Courts & the Law, News

Report: AOC to mail 615 monthly waivers to prepare for change in court fines, fees

A budget provision that will make it more difficult for judges to waive court fines and fees for indigent defendants goes into effect Dec. 1, but the Administrative Office of the Courts has found a way to lighten the load.

The provision mandates that no court may waive or remit all or part of any court fines or costs without providing 15 days’ notice and an opportunity to be heard to all government entities affected by the monetary collection. They duty would fall to local clerks, but the AOC plans to instead mail a standard letter to 615 entities once per month, according to a WRAL report.

“That letter will include the internet address of the state’s online courts calendar and tell officials that fees could be waived at any criminal hearing on the calendar,” the report states. “Local jurisdictions can send additional notices if they like, but the guidance doesn’t require that. It says they should work with local entities, particularly if they request different or more frequent notice.”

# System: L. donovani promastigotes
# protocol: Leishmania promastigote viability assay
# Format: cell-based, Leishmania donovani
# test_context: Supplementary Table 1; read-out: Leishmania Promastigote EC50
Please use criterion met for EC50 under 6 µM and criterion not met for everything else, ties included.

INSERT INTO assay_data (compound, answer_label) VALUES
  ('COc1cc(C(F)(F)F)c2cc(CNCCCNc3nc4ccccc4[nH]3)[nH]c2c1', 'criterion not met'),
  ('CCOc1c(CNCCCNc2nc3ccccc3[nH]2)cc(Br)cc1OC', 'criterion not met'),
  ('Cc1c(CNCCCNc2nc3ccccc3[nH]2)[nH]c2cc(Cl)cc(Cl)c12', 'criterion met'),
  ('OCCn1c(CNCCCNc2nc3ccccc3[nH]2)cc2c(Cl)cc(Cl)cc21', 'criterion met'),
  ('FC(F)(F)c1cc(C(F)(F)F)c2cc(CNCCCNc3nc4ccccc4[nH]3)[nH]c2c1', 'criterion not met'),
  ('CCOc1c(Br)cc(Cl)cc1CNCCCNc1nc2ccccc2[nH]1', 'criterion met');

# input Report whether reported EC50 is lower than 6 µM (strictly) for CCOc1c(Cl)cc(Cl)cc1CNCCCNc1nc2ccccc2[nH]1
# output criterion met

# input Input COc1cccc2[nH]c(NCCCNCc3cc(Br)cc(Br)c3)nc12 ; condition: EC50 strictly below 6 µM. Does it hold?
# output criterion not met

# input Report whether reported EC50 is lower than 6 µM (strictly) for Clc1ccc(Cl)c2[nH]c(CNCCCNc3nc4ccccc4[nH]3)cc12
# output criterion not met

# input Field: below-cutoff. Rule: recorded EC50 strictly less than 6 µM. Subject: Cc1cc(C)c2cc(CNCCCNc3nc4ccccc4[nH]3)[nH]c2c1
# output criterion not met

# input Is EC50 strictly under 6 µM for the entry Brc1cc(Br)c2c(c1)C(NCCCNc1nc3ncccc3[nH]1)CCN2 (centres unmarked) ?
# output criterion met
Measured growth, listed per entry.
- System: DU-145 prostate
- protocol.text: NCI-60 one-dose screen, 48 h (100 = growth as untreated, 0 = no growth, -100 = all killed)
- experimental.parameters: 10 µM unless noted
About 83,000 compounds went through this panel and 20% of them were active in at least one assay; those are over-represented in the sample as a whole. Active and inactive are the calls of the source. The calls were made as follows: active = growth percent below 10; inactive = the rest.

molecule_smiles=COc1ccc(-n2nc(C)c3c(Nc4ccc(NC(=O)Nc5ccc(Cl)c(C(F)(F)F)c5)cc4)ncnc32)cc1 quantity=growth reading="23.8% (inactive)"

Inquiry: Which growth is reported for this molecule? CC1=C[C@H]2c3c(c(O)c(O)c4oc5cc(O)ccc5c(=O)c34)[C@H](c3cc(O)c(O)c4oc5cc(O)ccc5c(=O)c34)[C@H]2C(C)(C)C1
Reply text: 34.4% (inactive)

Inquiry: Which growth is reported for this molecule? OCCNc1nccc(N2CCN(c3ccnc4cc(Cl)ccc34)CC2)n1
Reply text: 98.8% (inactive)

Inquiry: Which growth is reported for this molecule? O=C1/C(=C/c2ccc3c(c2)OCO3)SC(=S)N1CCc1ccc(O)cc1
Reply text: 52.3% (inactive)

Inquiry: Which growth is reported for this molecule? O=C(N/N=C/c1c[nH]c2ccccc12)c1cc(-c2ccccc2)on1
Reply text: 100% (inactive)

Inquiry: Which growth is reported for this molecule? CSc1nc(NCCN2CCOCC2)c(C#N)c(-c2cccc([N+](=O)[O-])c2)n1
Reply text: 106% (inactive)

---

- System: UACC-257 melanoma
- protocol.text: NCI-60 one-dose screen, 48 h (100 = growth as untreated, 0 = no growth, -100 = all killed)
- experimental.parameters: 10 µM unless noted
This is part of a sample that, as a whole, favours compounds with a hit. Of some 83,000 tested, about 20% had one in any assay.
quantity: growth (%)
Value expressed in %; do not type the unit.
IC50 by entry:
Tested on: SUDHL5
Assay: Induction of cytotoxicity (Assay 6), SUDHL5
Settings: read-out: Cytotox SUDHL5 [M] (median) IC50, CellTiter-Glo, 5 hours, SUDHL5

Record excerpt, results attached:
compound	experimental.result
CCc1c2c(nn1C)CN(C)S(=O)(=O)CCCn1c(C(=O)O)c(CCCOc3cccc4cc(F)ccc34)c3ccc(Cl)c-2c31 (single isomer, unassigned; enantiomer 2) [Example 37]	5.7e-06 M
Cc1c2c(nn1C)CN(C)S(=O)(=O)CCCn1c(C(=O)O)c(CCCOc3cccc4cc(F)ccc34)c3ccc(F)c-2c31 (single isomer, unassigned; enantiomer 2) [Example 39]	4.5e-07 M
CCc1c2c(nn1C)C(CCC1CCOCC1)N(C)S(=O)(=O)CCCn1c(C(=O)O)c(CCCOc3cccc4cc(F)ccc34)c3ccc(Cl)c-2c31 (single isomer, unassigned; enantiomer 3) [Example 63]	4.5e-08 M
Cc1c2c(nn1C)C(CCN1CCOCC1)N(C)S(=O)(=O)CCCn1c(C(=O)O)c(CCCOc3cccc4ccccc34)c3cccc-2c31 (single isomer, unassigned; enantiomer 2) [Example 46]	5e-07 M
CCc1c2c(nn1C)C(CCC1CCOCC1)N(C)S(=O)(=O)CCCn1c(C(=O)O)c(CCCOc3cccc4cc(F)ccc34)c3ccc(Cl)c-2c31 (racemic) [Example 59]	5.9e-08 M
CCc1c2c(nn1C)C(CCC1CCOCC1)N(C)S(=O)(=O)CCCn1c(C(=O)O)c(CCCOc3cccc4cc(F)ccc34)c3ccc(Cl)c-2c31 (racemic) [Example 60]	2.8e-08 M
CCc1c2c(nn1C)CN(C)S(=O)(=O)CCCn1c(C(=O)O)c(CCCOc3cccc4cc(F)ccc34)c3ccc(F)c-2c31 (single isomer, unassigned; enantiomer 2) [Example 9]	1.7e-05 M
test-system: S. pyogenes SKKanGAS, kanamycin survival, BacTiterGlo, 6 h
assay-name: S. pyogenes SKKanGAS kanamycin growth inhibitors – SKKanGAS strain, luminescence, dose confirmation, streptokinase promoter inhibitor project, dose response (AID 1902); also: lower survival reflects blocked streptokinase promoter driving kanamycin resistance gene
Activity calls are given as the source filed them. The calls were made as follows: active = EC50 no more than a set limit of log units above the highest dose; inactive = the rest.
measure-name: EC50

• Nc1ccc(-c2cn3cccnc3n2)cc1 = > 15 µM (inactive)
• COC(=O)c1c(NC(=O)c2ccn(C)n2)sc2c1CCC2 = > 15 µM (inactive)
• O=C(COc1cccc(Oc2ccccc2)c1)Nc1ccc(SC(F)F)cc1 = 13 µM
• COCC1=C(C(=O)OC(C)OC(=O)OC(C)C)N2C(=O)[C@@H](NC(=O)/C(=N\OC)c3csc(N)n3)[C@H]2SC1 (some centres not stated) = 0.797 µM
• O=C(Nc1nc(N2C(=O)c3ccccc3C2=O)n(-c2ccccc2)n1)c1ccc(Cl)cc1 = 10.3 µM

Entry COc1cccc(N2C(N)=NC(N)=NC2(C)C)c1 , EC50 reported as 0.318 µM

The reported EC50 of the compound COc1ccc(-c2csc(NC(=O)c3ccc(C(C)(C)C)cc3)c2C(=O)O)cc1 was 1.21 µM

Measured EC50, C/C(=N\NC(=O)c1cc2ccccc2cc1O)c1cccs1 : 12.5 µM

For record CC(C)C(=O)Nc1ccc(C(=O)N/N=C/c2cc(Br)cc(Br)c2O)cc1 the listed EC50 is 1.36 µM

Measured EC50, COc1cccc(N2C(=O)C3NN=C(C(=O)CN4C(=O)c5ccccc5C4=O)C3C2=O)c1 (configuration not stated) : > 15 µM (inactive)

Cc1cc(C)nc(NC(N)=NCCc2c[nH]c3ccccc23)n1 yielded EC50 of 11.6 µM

NC Policy Watch reported the consequences of the budget provision earlier this year when it was being considered by lawmakers. WRAL also included in its report some statistics about the impact the measure could have.

What remains unclear is whether GOP lawmakers will be satisfied by the AOC’s solution.

“It’s unclear whether the AOC’s plan will pass muster with GOP legislators who pushed for the notice requirement, which takes effect Dec. 1,” WRAL reports. “The proposal was a Senate priority, and Sen. Warren Daniel, who co-chairs the Senate Judiciary Committee, said last week that the legislature’s legal staff has been asked to analyze the AOC’s plan.

‘We do want to make sure they’re complying with the spirit of the provision,’ said Daniel, R-Burke.”

You can read WRAL’s full report here.

Check Also

Cooper appoints AJ Fletcher’s Circosta to Elections, Ethics Board

Gov. Roy Cooper didn’t waste any time appointing ...

Top Stories from NCPW

  • News
  • Commentary

Late March is prime spring planting season in North Carolina, and this year, as part of his personal [...]

The following collection of numbers comes from the 2018 North Carolina Child Health Report Card comp [...]

One-stop early voting for North Carolina’s May 8 primary election is a little over a month away, but [...]

A lone Southern yellow pine tree has stood in the middle of Marvin Winstead’s Nash County field for [...]

Ordinary Americans – those of us not allowed to know the secrets of high-level espionage work – at t [...]

Though they are sometimes dressed up in prettified language about “freedom” and “choice” and “market [...]

The post The apple doesn’t fall far from the tree appeared first on NC Policy Watch. [...]

In the aftermath of recent action by state lawmakers to back down from their previously enacted unfu [...]